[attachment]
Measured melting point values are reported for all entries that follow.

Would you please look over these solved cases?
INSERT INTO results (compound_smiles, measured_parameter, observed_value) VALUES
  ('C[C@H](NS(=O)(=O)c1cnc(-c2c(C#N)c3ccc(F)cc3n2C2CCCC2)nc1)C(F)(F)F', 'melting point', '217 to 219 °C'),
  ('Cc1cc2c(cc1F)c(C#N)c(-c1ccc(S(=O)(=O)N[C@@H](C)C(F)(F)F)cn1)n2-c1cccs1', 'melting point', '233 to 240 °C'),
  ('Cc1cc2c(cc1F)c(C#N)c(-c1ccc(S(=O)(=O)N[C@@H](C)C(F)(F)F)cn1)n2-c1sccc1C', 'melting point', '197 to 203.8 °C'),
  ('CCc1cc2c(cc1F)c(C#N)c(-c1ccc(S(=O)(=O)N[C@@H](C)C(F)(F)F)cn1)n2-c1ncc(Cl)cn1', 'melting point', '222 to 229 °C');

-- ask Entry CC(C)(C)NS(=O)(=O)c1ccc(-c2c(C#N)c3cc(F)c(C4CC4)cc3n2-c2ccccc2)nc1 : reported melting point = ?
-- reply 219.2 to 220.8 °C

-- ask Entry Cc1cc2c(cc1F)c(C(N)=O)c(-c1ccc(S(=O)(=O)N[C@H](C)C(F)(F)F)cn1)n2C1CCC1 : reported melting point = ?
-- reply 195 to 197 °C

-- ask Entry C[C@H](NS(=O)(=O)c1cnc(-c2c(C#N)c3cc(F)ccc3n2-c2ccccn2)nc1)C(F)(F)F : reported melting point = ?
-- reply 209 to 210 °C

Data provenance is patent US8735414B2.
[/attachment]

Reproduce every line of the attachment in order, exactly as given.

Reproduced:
Measured melting point values are reported for all entries that follow.

Would you please look over these solved cases?
INSERT INTO results (compound_smiles, measured_parameter, observed_value) VALUES
  ('C[C@H](NS(=O)(=O)c1cnc(-c2c(C#N)c3ccc(F)cc3n2C2CCCC2)nc1)C(F)(F)F', 'melting point', '217 to 219 °C'),
  ('Cc1cc2c(cc1F)c(C#N)c(-c1ccc(S(=O)(=O)N[C@@H](C)C(F)(F)F)cn1)n2-c1cccs1', 'melting point', '233 to 240 °C'),
  ('Cc1cc2c(cc1F)c(C#N)c(-c1ccc(S(=O)(=O)N[C@@H](C)C(F)(F)F)cn1)n2-c1sccc1C', 'melting point', '197 to 203.8 °C'),
  ('CCc1cc2c(cc1F)c(C#N)c(-c1ccc(S(=O)(=O)N[C@@H](C)C(F)(F)F)cn1)n2-c1ncc(Cl)cn1', 'melting point', '222 to 229 °C');

-- ask Entry CC(C)(C)NS(=O)(=O)c1ccc(-c2c(C#N)c3cc(F)c(C4CC4)cc3n2-c2ccccc2)nc1 : reported melting point = ?
-- reply 219.2 to 220.8 °C

-- ask Entry Cc1cc2c(cc1F)c(C(N)=O)c(-c1ccc(S(=O)(=O)N[C@H](C)C(F)(F)F)cn1)n2C1CCC1 : reported melting point = ?
-- reply 195 to 197 °C

-- ask Entry C[C@H](NS(=O)(=O)c1cnc(-c2c(C#N)c3cc(F)ccc3n2-c2ccccn2)nc1)C(F)(F)F : reported melting point = ?
-- reply 209 to 210 °C

Data provenance is patent US8735414B2.